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Brad Clark
Inverting Clausewitz: Lessons in Strategic Leadership from the 1918 Ludendorff Offensives
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As the United States approaches the end of its 12th year of conflict in Afghanistan, much of the history of the war has already been written. Although magisterial works setting the U.S. intervention in the context of the broad sweep of Central Asian history, or into the somewhat narrower sweep of America’s wars, may have to wait until the war has a perceptible end, studies of specific characteristics of the conflict, of the key events, and of the politics surrounding the war have been in publication almost since the first U.S. air strike in 2001. In particular, recent literature has focused on the development and implementation of the Afghan counterinsurgency “surge” strategy by the Obama administration over the course of 2009.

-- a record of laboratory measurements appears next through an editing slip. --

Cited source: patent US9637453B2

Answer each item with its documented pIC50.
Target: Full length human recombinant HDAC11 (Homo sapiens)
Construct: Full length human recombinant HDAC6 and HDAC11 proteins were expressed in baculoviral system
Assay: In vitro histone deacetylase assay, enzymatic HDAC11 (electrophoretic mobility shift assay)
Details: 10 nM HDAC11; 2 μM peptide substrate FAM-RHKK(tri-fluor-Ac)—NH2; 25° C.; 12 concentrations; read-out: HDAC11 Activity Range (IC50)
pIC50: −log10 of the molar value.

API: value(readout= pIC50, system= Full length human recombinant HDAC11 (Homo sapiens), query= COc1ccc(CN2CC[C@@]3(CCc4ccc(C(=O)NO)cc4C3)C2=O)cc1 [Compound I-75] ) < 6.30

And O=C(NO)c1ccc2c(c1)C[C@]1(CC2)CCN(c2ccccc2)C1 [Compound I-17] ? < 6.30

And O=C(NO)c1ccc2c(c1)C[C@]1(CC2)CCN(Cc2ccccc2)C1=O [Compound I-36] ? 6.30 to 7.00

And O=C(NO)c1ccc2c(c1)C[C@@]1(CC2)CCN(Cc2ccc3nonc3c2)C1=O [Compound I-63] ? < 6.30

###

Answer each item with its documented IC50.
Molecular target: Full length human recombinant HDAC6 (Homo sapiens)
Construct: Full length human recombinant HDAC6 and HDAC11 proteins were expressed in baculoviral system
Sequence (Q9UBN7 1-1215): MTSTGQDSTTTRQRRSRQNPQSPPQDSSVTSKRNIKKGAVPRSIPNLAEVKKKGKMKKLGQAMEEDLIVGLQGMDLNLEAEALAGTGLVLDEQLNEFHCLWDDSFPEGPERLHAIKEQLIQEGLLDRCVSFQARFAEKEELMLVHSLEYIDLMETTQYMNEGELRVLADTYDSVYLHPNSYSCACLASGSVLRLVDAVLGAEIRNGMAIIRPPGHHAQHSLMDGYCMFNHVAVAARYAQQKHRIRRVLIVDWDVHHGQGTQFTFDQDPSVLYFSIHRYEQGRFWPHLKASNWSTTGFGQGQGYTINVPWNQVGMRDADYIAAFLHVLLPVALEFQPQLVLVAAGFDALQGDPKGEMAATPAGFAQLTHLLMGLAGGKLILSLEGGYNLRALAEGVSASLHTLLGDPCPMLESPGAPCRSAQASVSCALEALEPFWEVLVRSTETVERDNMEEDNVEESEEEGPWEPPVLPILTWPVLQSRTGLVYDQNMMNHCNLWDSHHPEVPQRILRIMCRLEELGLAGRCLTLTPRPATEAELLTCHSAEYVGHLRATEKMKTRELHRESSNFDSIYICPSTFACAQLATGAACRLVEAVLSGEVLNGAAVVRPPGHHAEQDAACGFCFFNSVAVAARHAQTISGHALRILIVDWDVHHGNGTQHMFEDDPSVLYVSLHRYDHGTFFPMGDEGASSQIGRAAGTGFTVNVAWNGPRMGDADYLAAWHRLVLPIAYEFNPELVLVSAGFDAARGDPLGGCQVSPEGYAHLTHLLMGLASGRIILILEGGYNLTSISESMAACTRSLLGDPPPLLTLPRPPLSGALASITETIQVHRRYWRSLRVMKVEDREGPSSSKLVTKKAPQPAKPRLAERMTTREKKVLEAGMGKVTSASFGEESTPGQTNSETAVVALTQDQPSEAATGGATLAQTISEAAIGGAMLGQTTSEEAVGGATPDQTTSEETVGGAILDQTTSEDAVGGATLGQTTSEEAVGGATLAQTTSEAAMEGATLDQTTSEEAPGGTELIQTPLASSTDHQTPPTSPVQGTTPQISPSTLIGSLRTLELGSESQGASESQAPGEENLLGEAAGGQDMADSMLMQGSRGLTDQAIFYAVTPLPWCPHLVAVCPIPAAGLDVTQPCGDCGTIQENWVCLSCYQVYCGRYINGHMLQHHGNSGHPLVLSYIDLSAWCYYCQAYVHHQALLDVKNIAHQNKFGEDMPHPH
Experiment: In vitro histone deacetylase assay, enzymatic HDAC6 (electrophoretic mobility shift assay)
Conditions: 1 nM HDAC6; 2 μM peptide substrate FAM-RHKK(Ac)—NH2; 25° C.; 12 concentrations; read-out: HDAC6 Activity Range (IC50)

The Afghan surge is nearly as fertile a topic as the Afghan War itself. Popular writing has focused on such issues as the bureaucratic process that led to the surge, the personalities involved, or on alleged mistakes made in implementing the strategy.1 Specialist literature has honed in on U.S. counterinsurgency strategy itself, either as applied to Afghanistan or as an operational concept generally. But discussions of the administration’s internal debate over the surge tend to overlook the importance of the very fact of this debate, a controversy over ends and means, or over the acceptability and feasibility of a proposed strategy, as an exemplar of strategic leadership. Whether President Barack Obama and his team arrived at the correct strategy obscures the more important point that they were, critically, holding the correct debate. History is replete with cautionary examples of what happens when leaders fail to conduct this fundamental strategic calculus. Means are elevated over ends and strategies are divorced from realistic objectives, and the result is disastrous, as Imperial Germany learned in 191



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